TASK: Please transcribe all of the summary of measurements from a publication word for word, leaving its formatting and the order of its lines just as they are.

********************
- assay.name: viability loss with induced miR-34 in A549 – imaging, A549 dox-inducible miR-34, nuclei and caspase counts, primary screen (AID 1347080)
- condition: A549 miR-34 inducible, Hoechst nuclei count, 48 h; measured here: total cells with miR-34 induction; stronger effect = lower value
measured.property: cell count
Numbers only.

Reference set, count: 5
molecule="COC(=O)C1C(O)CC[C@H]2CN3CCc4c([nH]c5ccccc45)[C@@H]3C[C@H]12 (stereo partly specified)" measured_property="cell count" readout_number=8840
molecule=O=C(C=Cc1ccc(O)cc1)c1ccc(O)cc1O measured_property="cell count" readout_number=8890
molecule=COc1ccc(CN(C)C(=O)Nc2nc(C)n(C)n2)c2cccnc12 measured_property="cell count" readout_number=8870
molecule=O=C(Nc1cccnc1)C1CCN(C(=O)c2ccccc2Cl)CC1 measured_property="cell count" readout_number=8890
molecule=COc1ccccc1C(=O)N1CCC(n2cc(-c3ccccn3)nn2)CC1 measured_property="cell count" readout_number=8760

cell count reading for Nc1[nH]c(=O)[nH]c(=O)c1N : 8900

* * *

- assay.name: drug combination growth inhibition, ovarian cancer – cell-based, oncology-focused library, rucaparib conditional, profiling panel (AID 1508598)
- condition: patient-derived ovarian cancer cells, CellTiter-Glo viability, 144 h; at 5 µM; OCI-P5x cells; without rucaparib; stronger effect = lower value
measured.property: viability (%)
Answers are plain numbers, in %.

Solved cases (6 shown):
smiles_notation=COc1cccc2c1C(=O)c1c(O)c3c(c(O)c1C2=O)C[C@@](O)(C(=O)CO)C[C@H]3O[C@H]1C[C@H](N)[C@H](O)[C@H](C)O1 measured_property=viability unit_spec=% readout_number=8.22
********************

- assay.name: viability loss with induced miR-34 in A549 – imaging, A549 dox-inducible miR-34, nuclei and caspase counts, primary screen (AID 1347080)
- condition: A549 miR-34 inducible, Hoechst nuclei count, 48 h; measured here: total cells with miR-34 induction; stronger effect = lower value
measured.property: cell count
Numbers only.

Reference set, count: 5
molecule="COC(=O)C1C(O)CC[C@H]2CN3CCc4c([nH]c5ccccc45)[C@@H]3C[C@H]12 (stereo partly specified)" measured_property="cell count" readout_number=8840
molecule=O=C(C=Cc1ccc(O)cc1)c1ccc(O)cc1O measured_property="cell count" readout_number=8890
molecule=COc1ccc(CN(C)C(=O)Nc2nc(C)n(C)n2)c2cccnc12 measured_property="cell count" readout_number=8870
molecule=O=C(Nc1cccnc1)C1CCN(C(=O)c2ccccc2Cl)CC1 measured_property="cell count" readout_number=8890
molecule=COc1ccccc1C(=O)N1CCC(n2cc(-c3ccccn3)nn2)CC1 measured_property="cell count" readout_number=8760

cell count reading for Nc1[nH]c(=O)[nH]c(=O)c1N : 8900

* * *

- assay.name: drug combination growth inhibition, ovarian cancer – cell-based, oncology-focused library, rucaparib conditional, profiling panel (AID 1508598)
- condition: patient-derived ovarian cancer cells, CellTiter-Glo viability, 144 h; at 5 µM; OCI-P5x cells; without rucaparib; stronger effect = lower value
measured.property: viability (%)
Answers are plain numbers, in %.

Solved cases (6 shown):
smiles_notation=COc1cccc2c1C(=O)c1c(O)c3c(c(O)c1C2=O)C[C@@](O)(C(=O)CO)C[C@H]3O[C@H]1C[C@H](N)[C@H](O)[C@H](C)O1 measured_property=viability unit_spec=% readout_number=8.22